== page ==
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# Financial leverage

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### Financial leverage

In finance, leverage (sometimes referred to as gearing in the United Kingdom and Australia) is a general term for any technique to multiply gains and losses.[1] Leverage exists when an investor achieves the right to a return on a capital base that exceeds the investment which the investor has personally contributed to the entity or instrument achieving a return.[2] Common ways to attain leverage are borrowing money, buying fixed assets and using derivatives.[3] Important examples are:

• A public corporation may leverage its equity by borrowing money. The more it borrows, the less equity capital it needs, so any profits or losses are shared among a smaller base and are proportionately larger as a result.[4]
• A business entity can leverage its revenue by buying fixed assets. This will increase the proportion of fixed, as opposed to variable, costs, meaning that a change in revenue will result in a larger change in operating income.[5][6]
• Hedge funds often leverage their assets by using derivatives. A fund might get any gains or losses on $20 million worth of crude oil by posting$1 million of cash as margin.[7]

## Measuring leverage

A good deal of confusion arises in discussions among people who use different definitions of leverage. The term is used differently in investments and corporate finance, and has multiple definitions in each field.[8]

### Investments

Accounting leverage is total assets divided by the total assets minus total liabilities.[9] Notional leverage is total notional amount of assets plus total notional amount of liabilities divided by equity.[1] Economic leverage is volatility of equity divided by volatility of an unlevered investment in the same assets. To understand the differences, consider the following positions, all funded with $100 of cash equity:[10] • Buy$100 of crude oil with money out of pocket. Assets are $100 ($100 of oil), there are no liabilities, and assets minus liabilities equals owners' equity. Accounting leverage is 1 to 1. The notional amount is $100 ($100 of oil), there are no liabilities, and there is $100 of equity, so notional leverage is 1 to 1. The volatility of the equity is equal to the volatility of oil, since oil is the only asset and you own the same amount as your equity, so economic leverage is 1 to 1. • Borrow$100 and buy $200 of crude oil. Assets are$200, liabilities are $100 so accounting leverage is 2 to 1. The notional amount is$200 and equity is $100, so notional leverage is 2 to 1. The volatility of the position is twice the volatility of an unlevered position in the same assets, so economic leverage is 2 to 1. • Buy$100 of crude oil, borrow $100 worth of gasoline, and sell the gasoline for$100. You now have $100 cash,$100 of crude oil, and owe $100 worth of gasoline. Your assets are$200, and liabilities are $100, so accounting leverage is 2 to 1. You have$200 in notional assets plus $100 in notional liabilities, with$100 of equity, so your notional leverage is 3 to 1. The volatility of your position might be half the volatility of an unlevered investment in the same assets, since the price of oil and the price of gasoline are positively correlated, so your economic leverage might be 0.5 to 1.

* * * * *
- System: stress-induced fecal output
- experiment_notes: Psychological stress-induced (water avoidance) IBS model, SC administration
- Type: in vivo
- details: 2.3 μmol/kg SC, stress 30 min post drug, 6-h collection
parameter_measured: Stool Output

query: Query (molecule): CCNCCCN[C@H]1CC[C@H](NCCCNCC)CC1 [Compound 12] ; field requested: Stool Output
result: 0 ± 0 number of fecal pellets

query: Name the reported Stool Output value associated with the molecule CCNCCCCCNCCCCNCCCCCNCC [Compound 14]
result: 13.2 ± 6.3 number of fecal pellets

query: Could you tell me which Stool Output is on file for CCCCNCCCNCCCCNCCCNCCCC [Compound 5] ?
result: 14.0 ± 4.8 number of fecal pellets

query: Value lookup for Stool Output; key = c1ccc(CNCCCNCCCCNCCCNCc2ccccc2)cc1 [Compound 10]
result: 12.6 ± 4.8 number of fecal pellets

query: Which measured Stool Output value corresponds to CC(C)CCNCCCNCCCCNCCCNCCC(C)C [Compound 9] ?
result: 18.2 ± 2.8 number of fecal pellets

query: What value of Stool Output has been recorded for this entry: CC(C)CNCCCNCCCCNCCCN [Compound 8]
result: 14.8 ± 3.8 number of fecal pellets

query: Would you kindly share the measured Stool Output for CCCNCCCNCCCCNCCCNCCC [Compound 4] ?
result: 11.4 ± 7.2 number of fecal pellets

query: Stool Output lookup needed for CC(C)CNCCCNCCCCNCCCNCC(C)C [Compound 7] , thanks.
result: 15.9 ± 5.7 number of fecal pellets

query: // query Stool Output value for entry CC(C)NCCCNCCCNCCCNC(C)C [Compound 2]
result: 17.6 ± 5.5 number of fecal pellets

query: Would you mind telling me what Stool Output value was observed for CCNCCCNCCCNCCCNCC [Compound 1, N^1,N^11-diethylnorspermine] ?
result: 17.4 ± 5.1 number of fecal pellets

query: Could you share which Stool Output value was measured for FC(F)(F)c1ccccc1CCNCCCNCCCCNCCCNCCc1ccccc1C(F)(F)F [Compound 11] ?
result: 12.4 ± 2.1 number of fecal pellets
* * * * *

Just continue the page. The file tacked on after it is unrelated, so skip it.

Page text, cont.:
### Model risk

Main article: Model risk